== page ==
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Picot and EBP –

Welcome to, where we provide expert guidance on the use of PICOT and EBP for healthcare professionals. PICOT stands for Population/Patient, Intervention, Comparator, Outcome and Time; and EBP stands for Evidence-Based Practice. These two concepts are essential for any healthcare practitioner in providing the best possible care for their patients. Our blog post will cover the basics of PICOT and EBP, as well as discuss their importance in healthcare. Stay tuned for more information!

What is PICOT?

PICOT stands for Population, Intervention, Comparison, Outcome, and Time. It is a mnemonic used by healthcare providers and researchers to create well-constructed research questions that can lead to meaningful clinical outcomes. PICOT questions are a key part of Evidence-Based Practice (EBP), which is the practice of using current best evidence to make decisions about patient care. By utilizing PICOT and EBP, is able to identify, appraise, and apply best evidence to clinical practice in an effort to improve quality and safety.

How to Write a PICOT Question

At, we understand how important it is to have a clear PICOT question when conducting research. A PICOT question is a method used to frame and guide clinical questions, with the acronym representing Population, Intervention, Comparison, Outcome, and Time. Each letter of the acronym stands for a different element, which must be included in the question.

Population: Who are the participants in the study? For example, are they adults with a certain condition, or children of a particular age range?

Intervention: What is being studied or done? For instance, a medication or treatment approach.

Comparison: What is being compared? This could include a comparison of a drug to a placebo or no treatment at all.

Outcome: What results are you expecting from the intervention or comparison?

Time: How long is the study going to take place over?

By creating a PICOT question before beginning an Evidence Based Practice (EBP) search, you can ensure that your question is well-defined and focused. This helps to ensure that your search yields relevant results. Once you have written your PICOT question, you can use it to guide your EBP search and help evaluate the evidence you find.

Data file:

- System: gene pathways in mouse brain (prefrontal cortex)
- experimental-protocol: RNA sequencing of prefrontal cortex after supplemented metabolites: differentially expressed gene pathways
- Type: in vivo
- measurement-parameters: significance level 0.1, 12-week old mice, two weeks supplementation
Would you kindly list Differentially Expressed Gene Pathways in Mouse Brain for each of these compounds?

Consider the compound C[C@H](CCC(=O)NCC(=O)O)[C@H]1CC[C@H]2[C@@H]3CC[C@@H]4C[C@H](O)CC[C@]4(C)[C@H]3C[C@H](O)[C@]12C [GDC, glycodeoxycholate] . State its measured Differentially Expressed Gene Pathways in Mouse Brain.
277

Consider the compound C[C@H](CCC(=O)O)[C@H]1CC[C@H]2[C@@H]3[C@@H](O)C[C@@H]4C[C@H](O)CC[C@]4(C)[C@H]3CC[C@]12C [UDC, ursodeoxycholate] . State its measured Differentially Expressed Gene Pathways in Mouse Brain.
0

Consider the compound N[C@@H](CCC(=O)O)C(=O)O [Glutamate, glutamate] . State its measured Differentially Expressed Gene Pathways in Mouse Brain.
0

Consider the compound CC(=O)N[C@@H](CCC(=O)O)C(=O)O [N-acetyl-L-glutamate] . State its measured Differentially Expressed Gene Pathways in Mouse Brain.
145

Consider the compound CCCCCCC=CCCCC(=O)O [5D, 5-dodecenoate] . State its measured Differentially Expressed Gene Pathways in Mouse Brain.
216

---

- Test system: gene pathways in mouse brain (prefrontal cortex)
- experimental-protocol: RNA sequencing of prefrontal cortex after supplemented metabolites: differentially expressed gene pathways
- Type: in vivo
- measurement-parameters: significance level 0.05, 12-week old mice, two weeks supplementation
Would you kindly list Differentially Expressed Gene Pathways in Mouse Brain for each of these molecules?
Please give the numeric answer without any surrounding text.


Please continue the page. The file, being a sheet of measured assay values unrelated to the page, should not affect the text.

How to Do an EBP Search

An Evidence-Based Practice (EBP) search is a key step in the EBP process. It helps to identify and locate the best evidence for your PICOT question. An EBP search can help ensure you are using the most up-to-date and reliable evidence available.

To do an EBP search, first identify the best databases to search for the type of research related to your PICOT question. You should consider which databases have the most relevant and current information, such as the Cochrane Library, Pub Med, CINAHL, and other specialized databases.

Once you have identified the best databases for your search, create a search strategy that includes the specific terms related to your PICOT question. This includes the population (P), intervention (I), comparison (C), outcome (O), and timeframe (T). For example, if your PICOT question is “In adults with type 2 diabetes, what is the effect of aerobic exercise compared to no exercise on glycemic control over six months?”, then your search terms might include: diabetes AND aerobic exercise AND glycemic control AND adults.

When conducting your search, you can use Boolean operators such as “AND”, “OR”, and “NOT” to refine your results. You can also use truncation (*)

 or proximal terms (~~) to broaden your results. After conducting your search, you should then carefully review the results and select the articles that best answer your PICOT question.

An EBP search is a crucial part of the evidence-based practice process and can help you identify the best evidence for answering your PICOT question.

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